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If for some reason you thought that 2016 had quenched its thirst for utterly ravaging the world after this 11.98 month spree, you were fucking wrong. Carrie Fisher has died at age 60.

The Star Wars actress and Guardian columnist suffered a heart attack last Friday on a flight from London to Los Angeles. Fisher's mother, Debbie Reynolds, tweeted Sunday, December 25, Fisher’s mother, Debbie Reynolds, that her daughter was in stable condition.

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But today, a spokeperson for the family released a statement to People on behalf of Billie Lourd, Fisher’s daughter:

“It is with a very deep sadness that Billie Lourd confirms that her beloved mother Carrie Fisher passed away at 8:55 this morning,” reads the statement.

“She was loved by the world and she will be missed profoundly. Our entire family thanks you for your thoughts and prayers.”

Of course, her work as the iconic Princess Leia gave so many nerdy girls a rare, capable, kind, and badass hero to latch onto. But she also made her mark as an author and screenwriter. Her 1987 semi-autobiographical novel, Postcards from the Edge, was bestseller, and she went on to write the screen adaptation starring Meryl Streep and Shirley Maclaine.

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She was nominated for a Grammy for Best Spoken Word Album for the audio recording of Wishful Drinking, her 2008 memoir based on the one-woman Broadway show of the same name. The actress published another memoir earlier this year, The Princess Diarist, based on the journals she kept while filming Star Wars Episode IV: A New Hope.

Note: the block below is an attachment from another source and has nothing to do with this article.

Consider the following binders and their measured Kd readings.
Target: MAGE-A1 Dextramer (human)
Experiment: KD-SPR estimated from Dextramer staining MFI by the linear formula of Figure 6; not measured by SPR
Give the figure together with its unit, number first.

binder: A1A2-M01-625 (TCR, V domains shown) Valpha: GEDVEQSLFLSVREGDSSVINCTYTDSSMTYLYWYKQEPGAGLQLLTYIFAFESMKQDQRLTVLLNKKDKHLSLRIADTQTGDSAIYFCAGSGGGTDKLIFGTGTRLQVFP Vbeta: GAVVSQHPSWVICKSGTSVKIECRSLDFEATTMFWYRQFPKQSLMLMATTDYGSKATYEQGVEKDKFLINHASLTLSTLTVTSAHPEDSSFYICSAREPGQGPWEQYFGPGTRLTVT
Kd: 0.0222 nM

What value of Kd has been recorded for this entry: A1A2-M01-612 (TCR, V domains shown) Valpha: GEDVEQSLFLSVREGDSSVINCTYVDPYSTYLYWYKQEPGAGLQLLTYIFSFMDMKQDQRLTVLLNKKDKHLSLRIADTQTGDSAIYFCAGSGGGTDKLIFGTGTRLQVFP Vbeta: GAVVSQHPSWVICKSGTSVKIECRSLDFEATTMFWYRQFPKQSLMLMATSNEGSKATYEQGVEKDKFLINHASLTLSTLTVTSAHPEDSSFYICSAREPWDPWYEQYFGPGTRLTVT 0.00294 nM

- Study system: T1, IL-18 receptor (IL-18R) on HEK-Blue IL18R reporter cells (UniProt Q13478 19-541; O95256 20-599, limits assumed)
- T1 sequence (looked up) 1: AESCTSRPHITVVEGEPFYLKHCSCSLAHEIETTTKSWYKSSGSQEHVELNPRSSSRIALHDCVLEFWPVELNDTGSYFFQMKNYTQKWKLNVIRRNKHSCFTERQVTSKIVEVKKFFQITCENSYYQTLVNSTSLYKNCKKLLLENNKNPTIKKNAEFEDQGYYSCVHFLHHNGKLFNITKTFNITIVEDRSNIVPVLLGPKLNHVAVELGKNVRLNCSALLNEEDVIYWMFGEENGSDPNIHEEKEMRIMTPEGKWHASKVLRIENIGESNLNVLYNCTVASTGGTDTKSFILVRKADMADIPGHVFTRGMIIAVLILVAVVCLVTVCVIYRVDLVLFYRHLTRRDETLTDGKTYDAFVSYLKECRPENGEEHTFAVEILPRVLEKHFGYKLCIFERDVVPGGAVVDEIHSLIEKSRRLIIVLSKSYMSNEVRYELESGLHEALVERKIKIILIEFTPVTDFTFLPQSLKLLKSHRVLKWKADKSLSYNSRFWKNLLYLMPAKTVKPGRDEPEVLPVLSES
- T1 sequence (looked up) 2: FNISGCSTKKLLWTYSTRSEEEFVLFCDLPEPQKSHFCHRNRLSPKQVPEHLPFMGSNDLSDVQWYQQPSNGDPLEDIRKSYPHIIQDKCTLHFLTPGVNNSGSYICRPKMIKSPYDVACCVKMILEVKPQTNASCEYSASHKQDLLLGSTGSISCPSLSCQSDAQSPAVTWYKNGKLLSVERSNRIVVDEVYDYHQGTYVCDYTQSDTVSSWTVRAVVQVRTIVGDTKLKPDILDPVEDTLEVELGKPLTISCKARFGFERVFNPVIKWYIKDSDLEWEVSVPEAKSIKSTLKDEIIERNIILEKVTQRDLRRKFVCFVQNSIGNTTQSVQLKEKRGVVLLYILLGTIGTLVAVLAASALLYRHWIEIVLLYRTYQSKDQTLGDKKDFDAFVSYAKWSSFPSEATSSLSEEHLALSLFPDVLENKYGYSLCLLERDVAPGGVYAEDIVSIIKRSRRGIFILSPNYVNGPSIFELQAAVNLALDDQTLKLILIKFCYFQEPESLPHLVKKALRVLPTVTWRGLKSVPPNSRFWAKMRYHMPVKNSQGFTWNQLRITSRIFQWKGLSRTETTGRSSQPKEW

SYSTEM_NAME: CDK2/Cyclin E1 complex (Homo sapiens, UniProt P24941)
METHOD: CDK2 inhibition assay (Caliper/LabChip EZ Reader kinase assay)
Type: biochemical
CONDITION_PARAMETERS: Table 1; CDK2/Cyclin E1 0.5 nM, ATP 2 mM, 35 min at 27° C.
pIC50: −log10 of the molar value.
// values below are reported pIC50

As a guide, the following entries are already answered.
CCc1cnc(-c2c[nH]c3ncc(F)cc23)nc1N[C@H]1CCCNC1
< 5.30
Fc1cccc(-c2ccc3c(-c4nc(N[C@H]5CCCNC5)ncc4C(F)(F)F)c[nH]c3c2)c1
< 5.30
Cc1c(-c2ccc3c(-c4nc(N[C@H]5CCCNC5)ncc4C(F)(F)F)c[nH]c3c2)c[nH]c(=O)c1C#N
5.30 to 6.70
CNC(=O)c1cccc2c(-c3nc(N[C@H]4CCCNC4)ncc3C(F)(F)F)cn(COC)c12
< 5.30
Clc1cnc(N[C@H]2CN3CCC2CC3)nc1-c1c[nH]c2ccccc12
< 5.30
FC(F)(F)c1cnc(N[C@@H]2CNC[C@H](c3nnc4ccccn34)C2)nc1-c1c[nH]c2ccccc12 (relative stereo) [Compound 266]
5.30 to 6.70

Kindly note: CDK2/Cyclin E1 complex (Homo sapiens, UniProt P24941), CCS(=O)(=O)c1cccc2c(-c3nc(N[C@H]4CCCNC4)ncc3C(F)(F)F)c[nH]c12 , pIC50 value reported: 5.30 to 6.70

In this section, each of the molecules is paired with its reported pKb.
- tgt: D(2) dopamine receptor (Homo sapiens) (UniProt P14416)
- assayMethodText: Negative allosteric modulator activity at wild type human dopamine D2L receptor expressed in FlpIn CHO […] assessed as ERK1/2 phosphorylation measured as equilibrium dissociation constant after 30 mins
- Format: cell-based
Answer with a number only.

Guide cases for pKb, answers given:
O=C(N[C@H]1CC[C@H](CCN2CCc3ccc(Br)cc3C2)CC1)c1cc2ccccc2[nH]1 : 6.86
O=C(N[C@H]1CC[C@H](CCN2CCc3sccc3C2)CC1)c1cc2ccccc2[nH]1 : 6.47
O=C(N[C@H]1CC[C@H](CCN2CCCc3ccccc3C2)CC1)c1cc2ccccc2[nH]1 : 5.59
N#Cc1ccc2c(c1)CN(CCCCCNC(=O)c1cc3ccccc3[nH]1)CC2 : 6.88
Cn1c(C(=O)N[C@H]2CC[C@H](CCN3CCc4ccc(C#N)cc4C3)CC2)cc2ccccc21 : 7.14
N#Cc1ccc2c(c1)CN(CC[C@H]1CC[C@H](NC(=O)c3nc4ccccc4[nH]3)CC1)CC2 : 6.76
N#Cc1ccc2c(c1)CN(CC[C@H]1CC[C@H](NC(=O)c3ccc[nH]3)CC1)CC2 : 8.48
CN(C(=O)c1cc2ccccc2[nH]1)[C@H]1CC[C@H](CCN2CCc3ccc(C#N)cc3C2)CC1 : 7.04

Fisher was also a very in-demand script doctor from the early '90s to the mid-2000s, having worked on Hook, Sister Act, and The Wedding Singer, and even the Star Wars prequels, though she wasn’t credited.

Wedding Singer, Sister Act, Blues Brothers. She fixed them. Great gift for dialogue. Here are her handwritten notes from Empire Strikes Back pic.twitter.com/K66cniUwNA

— Richard Chambers (@newschambers) December 27, 2016

The actress had been on quite the upswing in recent years after years of battling substance abuse and mental illness, topics that she openly addressed in her novels—earlier this year Harvard College gave her the Outstanding Lifetime Achievement Award in Cultural Humanism (an award for those whose “contributions to popular culture and society exemplify the values of Humanism: compassion, creativity, and honesty, among others”) for her outspokenness on addiction and mood disorders.

Now if someone would please place Cher, Chaka Khan, and Dame Maggie Smith under maximum security lockdown, that would be great.